textiles
textiles

U.S. Warns Against Halting Mexican Truck Plan

U.S. Transportation Secretary Mary Peters said Monday that abolishing a pilot program allowing Mexican and U.S. long-haul trucks to operate on both sides of the border could invite retaliation from Mexico in the form of tariffs on U.S. exports into...

Transportation Secretary Mary Peters at a press conference on Monday

Transportation Secretary Mary Peters at a press conference on Monday.

Photo By Chip Somodevilla/Getty Images

WASHINGTON — U.S. Transportation Secretary Mary Peters said Monday that abolishing a pilot program allowing Mexican and U.S. long-haul trucks to operate on both sides of the border could invite retaliation from Mexico in the form of tariffs on U.S. exports into the country.

The administration implemented the pilot program last year to allow as many as 100 Mexican-based carriers to travel inside the U.S. President Bush has tried for years to open the border to cross-border commercial traffic, a stipulation of the North American Free Trade Agreement enacted in 1994. But his efforts were stymied, until last year, by legal challenges over the safety of Mexican trucks.

In a growing dispute, the Bush administration has continued the pilot truck program despite a bill passed by Congress and signed by the president last year that prohibits the use of the agency's funds to establish a program allowing Mexican-based trucks to operate beyond restricted commercial zones in the U.S.

The White House interprets the bill as permitting the pilot initiative and barring any new programs. But sponsors in Congress say it prohibits any such trucking initiatives.

Ending the program "would force American business to cancel lucrative contracts shipping products [to Mexico]...and such an end would cause a serious threat to many of our successful businesses," Peters said. "If Congress fails to keep its promise and instead ends the cross-border trucking program under the NAFTA rules, Mexico has every right to impose fees and tariffs on U.S. products."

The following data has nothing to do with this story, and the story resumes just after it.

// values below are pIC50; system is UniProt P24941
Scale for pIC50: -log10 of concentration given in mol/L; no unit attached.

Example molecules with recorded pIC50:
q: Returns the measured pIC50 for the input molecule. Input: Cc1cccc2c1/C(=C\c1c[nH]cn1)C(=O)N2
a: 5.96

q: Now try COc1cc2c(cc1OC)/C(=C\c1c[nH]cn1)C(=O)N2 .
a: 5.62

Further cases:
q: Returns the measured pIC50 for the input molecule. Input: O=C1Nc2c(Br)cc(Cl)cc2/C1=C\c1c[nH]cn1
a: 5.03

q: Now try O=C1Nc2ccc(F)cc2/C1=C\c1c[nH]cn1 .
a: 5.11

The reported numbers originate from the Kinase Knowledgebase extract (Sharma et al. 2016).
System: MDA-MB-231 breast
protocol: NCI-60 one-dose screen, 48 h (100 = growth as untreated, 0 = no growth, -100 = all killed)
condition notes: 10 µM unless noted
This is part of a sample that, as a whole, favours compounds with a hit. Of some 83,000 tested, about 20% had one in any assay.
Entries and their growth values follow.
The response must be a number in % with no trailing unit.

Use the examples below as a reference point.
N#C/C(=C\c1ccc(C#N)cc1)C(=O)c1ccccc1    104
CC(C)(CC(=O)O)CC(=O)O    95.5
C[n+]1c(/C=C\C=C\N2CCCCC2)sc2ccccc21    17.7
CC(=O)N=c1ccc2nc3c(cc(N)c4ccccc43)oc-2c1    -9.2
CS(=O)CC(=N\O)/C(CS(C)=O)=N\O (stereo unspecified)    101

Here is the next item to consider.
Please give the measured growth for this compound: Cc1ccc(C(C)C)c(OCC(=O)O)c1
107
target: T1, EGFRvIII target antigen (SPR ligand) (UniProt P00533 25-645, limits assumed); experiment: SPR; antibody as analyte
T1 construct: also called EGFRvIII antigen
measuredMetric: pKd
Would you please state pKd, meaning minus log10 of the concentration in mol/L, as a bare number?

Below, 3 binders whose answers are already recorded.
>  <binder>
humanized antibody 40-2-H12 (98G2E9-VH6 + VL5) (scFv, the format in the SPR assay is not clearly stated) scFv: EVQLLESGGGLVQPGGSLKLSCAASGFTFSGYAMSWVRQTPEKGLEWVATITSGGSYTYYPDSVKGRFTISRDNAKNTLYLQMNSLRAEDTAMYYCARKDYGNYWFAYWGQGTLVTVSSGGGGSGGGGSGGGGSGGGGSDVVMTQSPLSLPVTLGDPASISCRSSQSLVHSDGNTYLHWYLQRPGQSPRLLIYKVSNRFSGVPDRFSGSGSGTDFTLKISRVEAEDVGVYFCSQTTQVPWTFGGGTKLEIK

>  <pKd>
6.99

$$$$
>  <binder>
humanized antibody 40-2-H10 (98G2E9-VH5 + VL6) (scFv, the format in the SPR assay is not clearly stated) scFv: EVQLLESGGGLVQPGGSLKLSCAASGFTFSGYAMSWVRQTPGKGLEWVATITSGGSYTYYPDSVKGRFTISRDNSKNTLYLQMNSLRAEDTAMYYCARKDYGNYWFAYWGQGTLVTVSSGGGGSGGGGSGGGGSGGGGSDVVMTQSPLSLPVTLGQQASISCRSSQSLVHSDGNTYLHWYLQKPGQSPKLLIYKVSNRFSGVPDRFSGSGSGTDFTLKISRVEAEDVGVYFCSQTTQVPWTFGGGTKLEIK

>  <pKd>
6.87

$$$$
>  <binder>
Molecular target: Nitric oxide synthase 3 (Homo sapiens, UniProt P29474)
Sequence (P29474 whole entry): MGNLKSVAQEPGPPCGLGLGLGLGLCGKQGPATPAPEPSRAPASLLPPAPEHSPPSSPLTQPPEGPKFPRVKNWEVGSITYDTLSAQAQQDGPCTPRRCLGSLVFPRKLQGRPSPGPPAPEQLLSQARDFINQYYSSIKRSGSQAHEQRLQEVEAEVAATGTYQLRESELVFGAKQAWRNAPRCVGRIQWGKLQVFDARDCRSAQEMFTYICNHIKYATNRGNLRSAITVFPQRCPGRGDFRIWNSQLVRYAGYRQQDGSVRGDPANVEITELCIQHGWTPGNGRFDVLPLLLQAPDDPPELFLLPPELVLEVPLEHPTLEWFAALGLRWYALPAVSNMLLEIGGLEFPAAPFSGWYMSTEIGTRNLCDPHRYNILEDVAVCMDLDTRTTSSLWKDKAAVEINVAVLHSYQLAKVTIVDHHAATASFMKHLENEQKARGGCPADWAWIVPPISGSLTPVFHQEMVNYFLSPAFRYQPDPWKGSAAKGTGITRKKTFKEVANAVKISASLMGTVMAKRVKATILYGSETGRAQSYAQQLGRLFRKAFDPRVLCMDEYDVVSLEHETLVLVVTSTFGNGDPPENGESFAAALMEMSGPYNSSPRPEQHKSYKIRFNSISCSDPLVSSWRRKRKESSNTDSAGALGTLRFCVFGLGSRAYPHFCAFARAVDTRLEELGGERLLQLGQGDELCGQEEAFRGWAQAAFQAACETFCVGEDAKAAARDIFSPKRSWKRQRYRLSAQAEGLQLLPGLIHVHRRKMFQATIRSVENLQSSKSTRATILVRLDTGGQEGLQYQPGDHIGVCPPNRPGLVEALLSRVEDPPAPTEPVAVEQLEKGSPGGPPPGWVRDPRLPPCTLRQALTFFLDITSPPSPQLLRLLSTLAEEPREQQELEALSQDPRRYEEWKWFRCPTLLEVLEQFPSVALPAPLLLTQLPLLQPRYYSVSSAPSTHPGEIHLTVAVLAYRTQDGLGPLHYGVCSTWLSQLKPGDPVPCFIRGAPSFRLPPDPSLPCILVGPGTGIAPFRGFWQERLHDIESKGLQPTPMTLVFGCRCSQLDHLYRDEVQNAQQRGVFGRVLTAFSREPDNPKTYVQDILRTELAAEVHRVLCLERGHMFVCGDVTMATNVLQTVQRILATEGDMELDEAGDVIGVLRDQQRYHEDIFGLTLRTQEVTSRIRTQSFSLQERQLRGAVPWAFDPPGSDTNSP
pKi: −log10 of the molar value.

Pressed later by reporters, Peters said she had not had direct conversations with the Mexican government about whether it was considering retaliation if the program is eliminated.

Also on Monday, Sen. Byron Dorgan (D., N.D.) joined other senators and House lawmakers in sending a letter to the Government Accountability Office requesting an investigation into whether the transportation agency has violated the law for funding the Mexican truck pilot program.

"The Department of Transportation is not above the law," Dorgan said. "When Congress passes a law that says no funds can be used for this program, we mean no funds can be used for this program."

He added that the agency "cannot simply pick and choose which laws they want to follow and which laws they want to break."
Page: 
  • 1
  • 2
Next »
VIEW ARTICLE IN ONE PAGE
load comments

ADD A COMMENT

Sign in using your Facebook or Twitter account, or simply type your comment below as a guest by entering your email and name. Your email address will not be shared. Please note that WWD reserves the right to remove profane, distasteful or otherwise inappropriate language.
News from WWD
Newsletters

Sign upSign up for WWD and FN newsletters to receive daily headlines, breaking news alerts and weekly industry wrap-ups.

LatestPublications
getIsArchiveOnly= hasAccess=false hasArchiveAccess=false